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Degree: Mathematics (Bachelors) - Durham University

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#### About me

About you:
• I have done mentoring previously; from being a one-to-one reading mentor, to tutoring whole class for GCSE Maths.
• My passion for maths and sciences has always been there; which is why I chose physics modules as well as maths modules here at Durham.
• I fully understand the A-Level syllabus and exam techniques required to get an A*; as shown by my four A* grades at A-Level.

The session:
• My sessions will focus on me delivering a short and concise run through of the material and then move on to exam questions, slowly offering help as we tactle the problem together.
• This is the style of tutorials at university and I think it is a fantastic way of improving. Though I can change my style to suit individuals as everyone learns differently.
• A optional bonus question of greater difficulty will be available, whether this is for homework, or a problem just to think about before next session is completely up to you. I will reveal the answer at the start of the next session.

Anything else:
• Please do not hesitate to contact me about any questions!

#### Subjects offered

SubjectQualificationPrices
Further Mathematics A Level £20 /hr
Maths A Level £20 /hr
Chemistry GCSE £18 /hr
Maths GCSE £18 /hr
Physics GCSE £18 /hr
Science GCSE £18 /hr
-Personal Statements- Mentoring £22 /hr
.STEP. Uni Admissions Test £25 /hr

#### Qualifications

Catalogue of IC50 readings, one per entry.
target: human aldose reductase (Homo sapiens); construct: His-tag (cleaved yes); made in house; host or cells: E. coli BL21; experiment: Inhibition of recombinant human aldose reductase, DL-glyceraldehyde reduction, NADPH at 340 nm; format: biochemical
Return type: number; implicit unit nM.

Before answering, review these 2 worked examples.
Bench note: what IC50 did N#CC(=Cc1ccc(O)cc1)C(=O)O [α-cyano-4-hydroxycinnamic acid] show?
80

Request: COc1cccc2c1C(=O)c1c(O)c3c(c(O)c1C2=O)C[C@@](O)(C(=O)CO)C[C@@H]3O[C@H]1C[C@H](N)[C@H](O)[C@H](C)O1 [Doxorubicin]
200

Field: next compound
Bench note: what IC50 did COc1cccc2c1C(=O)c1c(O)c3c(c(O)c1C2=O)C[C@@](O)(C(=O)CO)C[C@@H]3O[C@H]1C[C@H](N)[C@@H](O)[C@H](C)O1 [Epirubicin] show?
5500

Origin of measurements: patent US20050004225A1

SubjectQualificationLevelGrade
MathsA-levelA2A*
Further MathsA-levelA2A*
PhysicsA-levelA2A*
ChemistryA-levelA2A*
 CRB/DBS Standard No CRB/DBS Enhanced No

### How do I find the equation of a line connecting points a(p,q) and b(r,s)?

First we need to find the gradient of the line connecting points a and b: gradient m = (change in y)/(change in x) = (q - s)/(p -r) Now we use the following equation: y - y1 = m(x - x1) substituting suitable values for (x1, y1) (can be points a or b but we'll use point a this time) and m (cal...

First we need to find the gradient of the line connecting points a and b:
gradient m = (change in y)/(change in x) = (q - s)/(p -r)

Now we use the following equation:

y - y1 = m(x - x1)

substituting suitable values for (x1, y1) (can be points a or b but we'll use point a this time) and m (calculated above):

Using point a:

y - q = [(q-s)/(p-r)](x - p)

and so the equation in the form y = f(x) is:
y = [(q-s)/(p-r)]x + [(q-s)/(p-r)](-p) + q

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3 years ago

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